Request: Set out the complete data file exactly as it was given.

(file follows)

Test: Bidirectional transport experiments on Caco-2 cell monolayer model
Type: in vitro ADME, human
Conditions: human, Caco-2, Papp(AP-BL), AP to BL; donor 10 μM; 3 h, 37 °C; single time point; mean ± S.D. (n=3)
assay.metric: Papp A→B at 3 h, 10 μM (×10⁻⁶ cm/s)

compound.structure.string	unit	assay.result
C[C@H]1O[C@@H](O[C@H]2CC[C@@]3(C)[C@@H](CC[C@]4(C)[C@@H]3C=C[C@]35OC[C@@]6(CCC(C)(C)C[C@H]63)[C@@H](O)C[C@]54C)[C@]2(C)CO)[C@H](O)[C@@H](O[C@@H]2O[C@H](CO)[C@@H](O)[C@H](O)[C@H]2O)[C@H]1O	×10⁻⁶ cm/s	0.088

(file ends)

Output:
Test: Bidirectional transport experiments on Caco-2 cell monolayer model
Type: in vitro ADME, human
Conditions: human, Caco-2, Papp(AP-BL), AP to BL; donor 10 μM; 3 h, 37 °C; single time point; mean ± S.D. (n=3)
assay.metric: Papp A→B at 3 h, 10 μM (×10⁻⁶ cm/s)

compound.structure.string	unit	assay.result
C[C@H]1O[C@@H](O[C@H]2CC[C@@]3(C)[C@@H](CC[C@]4(C)[C@@H]3C=C[C@]35OC[C@@]6(CCC(C)(C)C[C@H]63)[C@@H](O)C[C@]54C)[C@]2(C)CO)[C@H](O)[C@@H](O[C@@H]2O[C@H](CO)[C@@H](O)[C@H](O)[C@H]2O)[C@H]1O	×10⁻⁶ cm/s	0.088